But, we do know that St. Aquinas advises us that murderers should not be given the benefit of the doubt. We should err on the side of caution and not give murderers the opportunity to harm again.
"The fact that the evil, as long as they live, can be corrected from their errors does not prohibit the fact that they may be justly executed, for the danger which threatens from their way of life is greater and more certain than the good which may be expected from their improvement. They also have at that critical point of death the opportunity to be converted to God through repentance. And if they are so stubborn that even at the point of death their heart does not draw back from evil, it is possible to make a highly probable judgement that they would never come away from evil to the right use of their powers." St. Thomas Aquinas, Summa Contra Gentiles, Book III, 146.
VI. On God and the death penalty
It is not uncommon for persons of faith to create a god in their own image, to give to that god their values, instead of accepting those values which are inherent to the deity. For example, death penalty opponent Sister Helen Prejean (Dead Man Walking) states, in reference to the death penalty, that "I couldnt worship a god who is less compassionate than I am."(Progressive, 1/96). She has, thereby, established her standard of compassion as the basis for Gods being deserving of her devotion. If Gods level of compassion does not rise to the level of her own, God couldnt receive her worship. Director Tim Robbins (Death Man Walking) follows that same path: "(I) dont believe in that kind of (g)od (that would support capital punishment and, therefore, would be the kind of god who tortures people into their redemption)." ("Opposing The Death Penalty", AMERICA, 11/9/96, p 12). Robbins, hereby, establishes his standard for his Gods deserving of his belief. Gods standards do not seem to be relevant. His sophomoric comparison of capital punishment and torture is typical of the ignorance in this debate and such comments reflect no biblical relevancy. Perhaps they should review Matthew 5:17-22 and 15:1-9. Be cautious, for as the ancient rabbis warned, "Do not seek to be more righteous than your creator." (Ecclesiastes Rabbah 7.33)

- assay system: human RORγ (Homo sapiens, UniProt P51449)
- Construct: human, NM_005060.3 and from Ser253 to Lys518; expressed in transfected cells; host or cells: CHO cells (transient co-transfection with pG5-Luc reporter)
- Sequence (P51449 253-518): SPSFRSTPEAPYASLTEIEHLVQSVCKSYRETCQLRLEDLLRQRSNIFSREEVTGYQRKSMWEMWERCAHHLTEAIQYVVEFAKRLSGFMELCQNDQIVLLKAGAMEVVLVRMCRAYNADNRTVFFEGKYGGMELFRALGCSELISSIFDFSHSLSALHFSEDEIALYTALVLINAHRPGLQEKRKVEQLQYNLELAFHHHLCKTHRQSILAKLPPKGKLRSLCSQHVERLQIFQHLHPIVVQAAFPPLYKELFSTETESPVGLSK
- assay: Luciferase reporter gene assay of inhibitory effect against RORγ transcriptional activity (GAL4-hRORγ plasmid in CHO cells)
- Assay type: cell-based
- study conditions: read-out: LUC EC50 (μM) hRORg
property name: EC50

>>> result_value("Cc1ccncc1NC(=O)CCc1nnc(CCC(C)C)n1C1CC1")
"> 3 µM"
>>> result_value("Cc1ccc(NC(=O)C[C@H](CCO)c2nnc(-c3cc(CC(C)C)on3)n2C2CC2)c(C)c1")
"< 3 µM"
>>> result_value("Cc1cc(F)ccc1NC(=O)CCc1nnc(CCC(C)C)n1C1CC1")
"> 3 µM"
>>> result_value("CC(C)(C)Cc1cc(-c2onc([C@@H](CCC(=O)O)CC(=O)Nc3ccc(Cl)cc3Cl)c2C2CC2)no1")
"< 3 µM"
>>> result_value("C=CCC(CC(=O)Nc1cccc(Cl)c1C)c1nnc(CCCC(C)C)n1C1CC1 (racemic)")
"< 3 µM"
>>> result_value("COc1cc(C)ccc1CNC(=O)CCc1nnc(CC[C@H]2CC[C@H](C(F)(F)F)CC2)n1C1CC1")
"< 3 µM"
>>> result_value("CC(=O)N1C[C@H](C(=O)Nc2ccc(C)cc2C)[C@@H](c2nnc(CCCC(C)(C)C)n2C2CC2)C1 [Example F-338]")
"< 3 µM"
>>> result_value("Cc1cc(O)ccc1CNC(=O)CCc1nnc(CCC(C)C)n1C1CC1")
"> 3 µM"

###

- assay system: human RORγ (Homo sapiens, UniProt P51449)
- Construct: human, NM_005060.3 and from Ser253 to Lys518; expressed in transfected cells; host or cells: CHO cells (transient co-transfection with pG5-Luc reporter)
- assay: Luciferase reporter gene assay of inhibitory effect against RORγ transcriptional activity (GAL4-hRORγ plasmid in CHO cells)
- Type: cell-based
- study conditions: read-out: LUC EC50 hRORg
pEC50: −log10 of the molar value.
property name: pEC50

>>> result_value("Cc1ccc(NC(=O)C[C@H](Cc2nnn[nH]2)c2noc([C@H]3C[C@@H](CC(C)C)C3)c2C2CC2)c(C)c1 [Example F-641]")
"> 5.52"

Detective Varnado writes: "For those who believe in the teachings of Sister Helen Prejean as her journey continues in her effort to abolish the death penalty. 'For such are false apostles, deceitful workers, transforming themselves into the apostles of Christ. And, no marvel; for Satan himself is transformed into an angel of light. 2 Corinthians 11:13 & 14' " -- From Detective Varnado's new book Soft Targets; A Women's Guide To Survival
Dudley Sharp, Justice Matters
e-mail sharpjfa(AT)aol.com, 713-622-5491,
Mr. Sharp has appeared on ABC, BBC, CBS, CNN, C-Span, Court TV, FOX, NBC, NPR, PBS and many other TV and radio networks, on such programs as Nightline, The News Hour with Jim Lehrer, The O'Reilly Factor, etc., has been quoted in newspapers throughout the world and is a published author.
A former opponent of capital punishment, he has written and granted interviews about, testified on and debated the subject of the death penalty, extensively and internationally.